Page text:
Book Review: The City Of Woven Streets by Emmi Itaranta

emmiFinnish author Emmi Itaranta’s second novel came across my desk recently, and although I’ve become a little jaded with fantasy offerings of late, the gorgeous cover and interesting premise caught my attention.

The City Of Woven Streets is an elegant fantasy set in an intricately crafted world where dreams are outlawed and those without a craft are considered lessers, and left to fend for themselves. Eliana is a young weaver in the House of Webs, but has a shameful secret – she can dream.  If her secret were to be revealed, she would be banished to the House of the Tainted, a prison from which there would be little chance of return.

When an mysterious woman is discovered with her tongue cut off and Eliana’s name tattooed on her skin, she is taken in by  the House of Webs, and as Eliana tries to unravel the mystery surrounding her arrival, she discovers an invisible network of power behind the city’s facade, as the sea begins to slowly rise around them, threatening to drown the entire city.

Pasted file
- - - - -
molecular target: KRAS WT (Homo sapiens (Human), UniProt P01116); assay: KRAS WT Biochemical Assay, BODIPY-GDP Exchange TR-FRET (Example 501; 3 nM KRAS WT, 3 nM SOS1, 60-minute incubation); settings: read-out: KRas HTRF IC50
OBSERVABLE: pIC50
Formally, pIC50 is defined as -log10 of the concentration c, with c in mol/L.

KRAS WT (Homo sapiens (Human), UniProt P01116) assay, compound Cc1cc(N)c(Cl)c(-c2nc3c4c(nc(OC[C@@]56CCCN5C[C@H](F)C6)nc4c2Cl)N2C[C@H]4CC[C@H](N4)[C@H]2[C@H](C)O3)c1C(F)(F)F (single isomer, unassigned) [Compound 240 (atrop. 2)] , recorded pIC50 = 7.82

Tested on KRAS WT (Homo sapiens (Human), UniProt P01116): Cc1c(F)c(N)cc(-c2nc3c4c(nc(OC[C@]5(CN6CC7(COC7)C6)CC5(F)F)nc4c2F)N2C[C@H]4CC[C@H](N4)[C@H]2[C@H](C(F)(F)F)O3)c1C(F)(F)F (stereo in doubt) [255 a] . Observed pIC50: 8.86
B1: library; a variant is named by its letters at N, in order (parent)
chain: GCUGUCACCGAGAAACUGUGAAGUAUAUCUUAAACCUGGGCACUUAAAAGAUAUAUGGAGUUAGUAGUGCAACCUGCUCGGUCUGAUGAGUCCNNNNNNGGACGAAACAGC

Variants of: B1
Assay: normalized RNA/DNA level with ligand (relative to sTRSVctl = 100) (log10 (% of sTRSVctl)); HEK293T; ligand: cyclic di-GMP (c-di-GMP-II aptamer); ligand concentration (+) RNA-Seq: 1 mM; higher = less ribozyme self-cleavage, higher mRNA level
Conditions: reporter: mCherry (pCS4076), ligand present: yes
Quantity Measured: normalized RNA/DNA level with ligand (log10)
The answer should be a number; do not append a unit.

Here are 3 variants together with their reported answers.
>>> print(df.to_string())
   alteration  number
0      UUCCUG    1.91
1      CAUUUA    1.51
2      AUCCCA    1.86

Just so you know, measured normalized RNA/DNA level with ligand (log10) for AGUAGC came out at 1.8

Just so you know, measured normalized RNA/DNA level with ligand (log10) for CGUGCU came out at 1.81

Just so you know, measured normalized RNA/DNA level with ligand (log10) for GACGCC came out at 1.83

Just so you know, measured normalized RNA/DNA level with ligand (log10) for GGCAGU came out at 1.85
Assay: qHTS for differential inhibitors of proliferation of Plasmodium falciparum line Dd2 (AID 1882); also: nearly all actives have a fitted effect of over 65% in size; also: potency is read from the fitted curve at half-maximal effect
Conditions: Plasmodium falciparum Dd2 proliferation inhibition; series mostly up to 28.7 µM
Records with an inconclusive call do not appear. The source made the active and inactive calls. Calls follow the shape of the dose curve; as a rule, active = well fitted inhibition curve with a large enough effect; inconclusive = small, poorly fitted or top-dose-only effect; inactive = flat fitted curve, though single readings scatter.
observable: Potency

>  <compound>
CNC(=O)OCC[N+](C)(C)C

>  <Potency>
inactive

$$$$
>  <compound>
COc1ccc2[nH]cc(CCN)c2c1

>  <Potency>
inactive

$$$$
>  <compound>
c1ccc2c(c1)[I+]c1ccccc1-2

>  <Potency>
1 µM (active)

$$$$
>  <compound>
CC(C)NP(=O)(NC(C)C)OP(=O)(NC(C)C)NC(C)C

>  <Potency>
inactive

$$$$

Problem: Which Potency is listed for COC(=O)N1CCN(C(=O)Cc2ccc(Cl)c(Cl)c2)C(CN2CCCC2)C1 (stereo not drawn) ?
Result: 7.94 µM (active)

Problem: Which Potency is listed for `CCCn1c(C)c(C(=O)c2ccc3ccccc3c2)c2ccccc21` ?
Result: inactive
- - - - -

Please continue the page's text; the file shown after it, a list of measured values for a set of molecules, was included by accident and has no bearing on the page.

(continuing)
Itaranta does a wonderful job of avoiding the usual tropes associated with the genre, keeping proceedings fresh with beautifully descriptive prose and immersive, richly textured landscapes. Her characterisations are detailed enough to engage without feeling too bloated or overdeveloped (a practice which seems to be rife in modern fantasy) and the character of Eliana herself is expertly understated initially, while at the same time, her predicament intrigues us enough to follow through, and observe her development into a much more complex individual as the narrative flows.

The City Of Woven streets is far more a work of literary fiction than just another mass-produced genre piece. There’s no setup to cash in on an epic series, just a single tale told expertly and eloquently, with compelling characters and a unique style, often thought-provoking and more importantly, entertaining.

Out now from Harper Collins




Review: ‘Til Death – Second Impressions by Jason Anspach

TilDeath2_FT_tempFINALOne of my favourite books from last year was Jason Anspach’s retro noir-ish spooky detective mystery ‘Til Death. It was a breath of fresh air, and a fun read, and now Jason’s back with a sequel.
Detective Sam Rockwell returns with his sassy fiance Amelia as they investigate more shady shenanigans, this time heading to San Francisco to track down a Return (a recently deceased ghost with unfinished business) who has outstayed it’s welcome.